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JURY VIEWING SCENE - MN Bench Book - Trial Procedures & Practices for Judges
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JURY VIEWING SCENE

From MN Bench Book - Trial Procedures & Practices for Judges

Click on “TRIAL PROCEDURES & PRACTICES FOR JUDGES” above to return to main page


IT IS WITHIN THE TRIAL COURT’S DISCRETION TO ALLOW THE JURY TO VIEW THE CRIME SCENE

Although the practice is rare, it is within the trial court’s discretion to allow the jury to view the crime scene.[1] For criminal trials, the Minnesota Rules of Criminal Procedure state that:

“a. When the court is of the opinion that a viewing by the jury of the place where the offense being tried was committed, or any other place involved in the case, will be helpful to the jury in determining any material factual issue, it may in its discretion, at any time before the closing arguments, order that the jury be conducted to such place.
b. The jury must be kept together during the viewing under the supervision of a proper officer appointed by the court. The judge and a court reporter must be present, and with the judge's permission any other person may be present. The prosecuting attorney, the defendant and defense counsel may as a matter of right be present, but the right may be waived.
c. The purpose of the viewing shall be solely to permit visual observation by the jury of the place in question, and neither the parties, counsel, nor the jurors while viewing the place may engage in discussion concerning the significance or implications of anything under observation or concerning any issue in the case.”[2]

The rules for civil trials are slightly different:

“In a civil case when the court deems it proper that the jury should view real property which is the subject of litigation, or the place where a material fact occurred, it may order them to be taken, in a body and in the custody of proper officers, to the place, which shall be shown to them by the judge, or by a person appointed by the court for that purpose; and while the jurors are thus absent, no one other than the judge or person so appointed shall speak to them on any subject connected with the trial.”[3]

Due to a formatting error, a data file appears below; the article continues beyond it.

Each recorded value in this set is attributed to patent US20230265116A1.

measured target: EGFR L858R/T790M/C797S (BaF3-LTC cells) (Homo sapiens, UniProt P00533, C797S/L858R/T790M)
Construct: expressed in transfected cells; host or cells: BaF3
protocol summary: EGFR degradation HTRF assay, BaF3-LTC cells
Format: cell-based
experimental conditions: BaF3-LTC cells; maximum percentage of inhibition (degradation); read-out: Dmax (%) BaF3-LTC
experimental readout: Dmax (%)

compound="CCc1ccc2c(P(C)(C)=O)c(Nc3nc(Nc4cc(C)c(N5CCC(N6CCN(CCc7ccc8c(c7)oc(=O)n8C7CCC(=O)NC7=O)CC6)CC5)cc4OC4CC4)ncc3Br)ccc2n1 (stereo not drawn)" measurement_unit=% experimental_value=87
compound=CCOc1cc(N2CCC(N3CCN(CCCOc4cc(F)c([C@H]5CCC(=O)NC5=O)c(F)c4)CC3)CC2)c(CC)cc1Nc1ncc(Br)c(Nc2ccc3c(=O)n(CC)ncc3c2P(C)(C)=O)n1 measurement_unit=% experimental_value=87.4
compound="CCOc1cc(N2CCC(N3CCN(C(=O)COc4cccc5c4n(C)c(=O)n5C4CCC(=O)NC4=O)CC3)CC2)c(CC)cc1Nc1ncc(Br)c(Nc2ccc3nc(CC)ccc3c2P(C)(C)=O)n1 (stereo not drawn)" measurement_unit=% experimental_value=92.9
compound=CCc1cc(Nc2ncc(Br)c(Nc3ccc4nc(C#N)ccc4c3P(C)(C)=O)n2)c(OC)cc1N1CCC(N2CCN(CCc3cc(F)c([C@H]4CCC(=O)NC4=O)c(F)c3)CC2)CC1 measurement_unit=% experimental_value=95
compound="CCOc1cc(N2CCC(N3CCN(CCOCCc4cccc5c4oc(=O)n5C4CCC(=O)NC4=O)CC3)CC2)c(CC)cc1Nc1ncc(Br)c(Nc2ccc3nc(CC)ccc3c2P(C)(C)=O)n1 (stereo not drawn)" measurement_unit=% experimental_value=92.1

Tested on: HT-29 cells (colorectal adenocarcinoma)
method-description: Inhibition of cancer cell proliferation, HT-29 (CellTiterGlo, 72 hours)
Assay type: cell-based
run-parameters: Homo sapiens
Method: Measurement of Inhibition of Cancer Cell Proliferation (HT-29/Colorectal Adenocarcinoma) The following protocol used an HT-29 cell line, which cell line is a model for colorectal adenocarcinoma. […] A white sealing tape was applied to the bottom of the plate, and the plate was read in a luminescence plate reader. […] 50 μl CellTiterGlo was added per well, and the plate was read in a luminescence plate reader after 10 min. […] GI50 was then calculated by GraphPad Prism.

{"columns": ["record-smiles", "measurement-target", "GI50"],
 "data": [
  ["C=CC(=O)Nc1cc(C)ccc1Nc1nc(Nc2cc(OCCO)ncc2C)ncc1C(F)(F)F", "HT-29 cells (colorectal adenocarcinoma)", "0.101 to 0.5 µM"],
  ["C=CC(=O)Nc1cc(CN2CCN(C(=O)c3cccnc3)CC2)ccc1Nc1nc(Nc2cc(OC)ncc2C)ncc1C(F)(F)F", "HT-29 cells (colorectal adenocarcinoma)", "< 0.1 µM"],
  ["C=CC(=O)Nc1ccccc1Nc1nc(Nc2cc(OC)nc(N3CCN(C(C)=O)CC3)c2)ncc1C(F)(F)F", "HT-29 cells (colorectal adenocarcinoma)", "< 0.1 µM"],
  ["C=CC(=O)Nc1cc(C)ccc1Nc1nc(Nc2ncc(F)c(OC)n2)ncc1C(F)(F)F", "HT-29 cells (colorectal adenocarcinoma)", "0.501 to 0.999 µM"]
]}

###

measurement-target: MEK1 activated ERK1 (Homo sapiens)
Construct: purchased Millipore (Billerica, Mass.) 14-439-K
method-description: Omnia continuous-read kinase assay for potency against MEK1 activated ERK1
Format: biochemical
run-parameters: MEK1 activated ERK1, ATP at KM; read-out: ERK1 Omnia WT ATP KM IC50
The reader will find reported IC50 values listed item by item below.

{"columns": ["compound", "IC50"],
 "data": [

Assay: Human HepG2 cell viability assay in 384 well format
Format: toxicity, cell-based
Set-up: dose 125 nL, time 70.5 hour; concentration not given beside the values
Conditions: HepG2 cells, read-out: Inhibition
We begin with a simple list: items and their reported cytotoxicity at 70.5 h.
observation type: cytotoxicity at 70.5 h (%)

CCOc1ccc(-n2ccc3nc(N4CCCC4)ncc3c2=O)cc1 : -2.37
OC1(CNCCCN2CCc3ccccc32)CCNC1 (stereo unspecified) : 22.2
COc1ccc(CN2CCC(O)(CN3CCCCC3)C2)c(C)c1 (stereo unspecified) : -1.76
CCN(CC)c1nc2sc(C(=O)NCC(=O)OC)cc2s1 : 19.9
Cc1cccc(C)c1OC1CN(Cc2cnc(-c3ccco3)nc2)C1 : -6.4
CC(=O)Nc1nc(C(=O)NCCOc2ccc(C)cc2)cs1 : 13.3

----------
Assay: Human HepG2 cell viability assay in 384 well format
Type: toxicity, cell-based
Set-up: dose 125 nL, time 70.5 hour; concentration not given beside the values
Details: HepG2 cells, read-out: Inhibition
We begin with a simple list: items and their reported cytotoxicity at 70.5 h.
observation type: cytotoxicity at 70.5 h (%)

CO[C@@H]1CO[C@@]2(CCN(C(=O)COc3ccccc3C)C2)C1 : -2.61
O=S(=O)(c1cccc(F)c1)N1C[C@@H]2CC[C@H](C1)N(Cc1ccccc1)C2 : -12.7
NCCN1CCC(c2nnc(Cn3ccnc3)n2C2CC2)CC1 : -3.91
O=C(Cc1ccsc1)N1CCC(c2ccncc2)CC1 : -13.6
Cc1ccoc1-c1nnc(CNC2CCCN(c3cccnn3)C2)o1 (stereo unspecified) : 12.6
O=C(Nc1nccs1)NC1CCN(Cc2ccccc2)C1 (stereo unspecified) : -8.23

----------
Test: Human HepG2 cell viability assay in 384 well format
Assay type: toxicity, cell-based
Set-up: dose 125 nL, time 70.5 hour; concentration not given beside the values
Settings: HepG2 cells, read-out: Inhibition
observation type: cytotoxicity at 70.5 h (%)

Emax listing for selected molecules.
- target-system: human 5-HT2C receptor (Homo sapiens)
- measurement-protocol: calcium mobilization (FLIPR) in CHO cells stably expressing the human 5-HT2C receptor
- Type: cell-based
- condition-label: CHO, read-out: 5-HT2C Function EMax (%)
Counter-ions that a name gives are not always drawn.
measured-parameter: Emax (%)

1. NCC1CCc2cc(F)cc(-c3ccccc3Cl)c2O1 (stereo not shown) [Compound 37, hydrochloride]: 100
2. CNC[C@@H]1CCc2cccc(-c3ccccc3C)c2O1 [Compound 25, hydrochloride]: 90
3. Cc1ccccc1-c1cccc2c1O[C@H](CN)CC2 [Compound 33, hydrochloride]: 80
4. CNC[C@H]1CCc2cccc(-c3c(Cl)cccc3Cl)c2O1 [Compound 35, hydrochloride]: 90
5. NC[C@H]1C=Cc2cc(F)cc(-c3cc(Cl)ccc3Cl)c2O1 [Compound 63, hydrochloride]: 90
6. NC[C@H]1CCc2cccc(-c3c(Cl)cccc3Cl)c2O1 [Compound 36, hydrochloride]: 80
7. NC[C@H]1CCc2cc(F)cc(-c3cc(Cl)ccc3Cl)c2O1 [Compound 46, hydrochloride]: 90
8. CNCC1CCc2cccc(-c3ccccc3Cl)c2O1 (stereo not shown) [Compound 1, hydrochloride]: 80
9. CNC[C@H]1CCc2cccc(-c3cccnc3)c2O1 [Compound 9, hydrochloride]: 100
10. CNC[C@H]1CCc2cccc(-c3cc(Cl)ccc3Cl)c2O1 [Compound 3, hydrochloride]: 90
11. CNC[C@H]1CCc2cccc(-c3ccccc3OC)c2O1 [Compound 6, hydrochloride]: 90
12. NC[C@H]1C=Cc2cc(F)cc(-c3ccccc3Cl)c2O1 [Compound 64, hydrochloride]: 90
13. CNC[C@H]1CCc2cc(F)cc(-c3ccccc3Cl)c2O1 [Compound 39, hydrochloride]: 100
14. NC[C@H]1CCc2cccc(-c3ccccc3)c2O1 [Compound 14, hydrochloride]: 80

In civil proceedings, “[a] finder of fact may view a site in order to better understand the testimony and evidence” as long as it is clear that the finder of fact did not gather evidence. MT Props., Inc. v. CMC Real Estate Corp., 481 N.W.2d 383, 390 (Minn. App. 1992). But “the granting of a view is in the sound discretion of the [district] court.” Sjodin v. Lund, 277 Minn. 473, 480, 152 N.W.2d 718, 723 (1967).

For both civil and criminal trials, it is important that the judge and the attorneys insure that nobody communicates with the jury about anything relevant to the case during the viewing.[4] A judge should only order a viewing when it would be especially helpful to a jury in understanding the evidence presented in court.[5]




References:

  1. Sjodin v. Lund, 277 Minn. 473, 480, 152 N.W.2d 718, 723 (1967) (civil jury); State v. Gardin, 251 Minn. 157, 163, 86 N.W.2d 711, 715 (1957) (criminal jury); State v. Cooper, Not Reported in N.W.2d, 1996 WL 106199 Minn.App.,1996.(excellent discussion of manner of supervising jury viewing scene).
  2. MINN. R. CRIM. PROC. 26.03, subd. 10
  3. MINN. STAT. § 546.12.
  4. MINN. STAT. § https://www.revisor.mn.gov/statutes/?id=546.12; MINN. R. CRIM. PROC. 26.03, subd. 10
  5. See Huyink v. Hart Publ'ns, Inc., 212 Minn. 87, 92, 2 N.W.2d 552, 554 (1942); Ellingson v. Kratz, No. C4-01-422, 2001 WL 1700715, at *5 (Minn. Ct. App. Jan. 15, 2002) (unpublished).